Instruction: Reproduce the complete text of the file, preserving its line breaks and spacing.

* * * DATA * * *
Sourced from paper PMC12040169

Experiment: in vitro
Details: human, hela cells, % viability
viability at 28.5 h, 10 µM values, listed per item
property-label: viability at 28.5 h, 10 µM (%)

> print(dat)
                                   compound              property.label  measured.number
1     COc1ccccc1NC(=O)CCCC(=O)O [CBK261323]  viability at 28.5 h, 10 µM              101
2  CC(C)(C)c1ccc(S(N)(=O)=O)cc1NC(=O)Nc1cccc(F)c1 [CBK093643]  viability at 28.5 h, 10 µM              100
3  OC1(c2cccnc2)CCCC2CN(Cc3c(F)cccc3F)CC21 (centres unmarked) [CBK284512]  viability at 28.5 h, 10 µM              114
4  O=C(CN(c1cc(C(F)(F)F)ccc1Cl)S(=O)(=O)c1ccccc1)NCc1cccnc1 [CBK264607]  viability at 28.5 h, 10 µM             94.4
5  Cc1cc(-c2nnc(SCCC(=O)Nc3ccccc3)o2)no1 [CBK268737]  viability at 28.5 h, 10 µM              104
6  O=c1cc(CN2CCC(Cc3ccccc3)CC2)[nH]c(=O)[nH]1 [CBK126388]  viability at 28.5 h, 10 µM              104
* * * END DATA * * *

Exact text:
Sourced from paper PMC12040169

Experiment: in vitro
Details: human, hela cells, % viability
viability at 28.5 h, 10 µM values, listed per item
property-label: viability at 28.5 h, 10 µM (%)

> print(dat)
                                   compound              property.label  measured.number
1     COc1ccccc1NC(=O)CCCC(=O)O [CBK261323]  viability at 28.5 h, 10 µM              101
2  CC(C)(C)c1ccc(S(N)(=O)=O)cc1NC(=O)Nc1cccc(F)c1 [CBK093643]  viability at 28.5 h, 10 µM              100
3  OC1(c2cccnc2)CCCC2CN(Cc3c(F)cccc3F)CC21 (centres unmarked) [CBK284512]  viability at 28.5 h, 10 µM              114
4  O=C(CN(c1cc(C(F)(F)F)ccc1Cl)S(=O)(=O)c1ccccc1)NCc1cccnc1 [CBK264607]  viability at 28.5 h, 10 µM             94.4
5  Cc1cc(-c2nnc(SCCC(=O)Nc3ccccc3)o2)no1 [CBK268737]  viability at 28.5 h, 10 µM              104
6  O=c1cc(CN2CCC(Cc3ccccc3)CC2)[nH]c(=O)[nH]1 [CBK126388]  viability at 28.5 h, 10 µM              104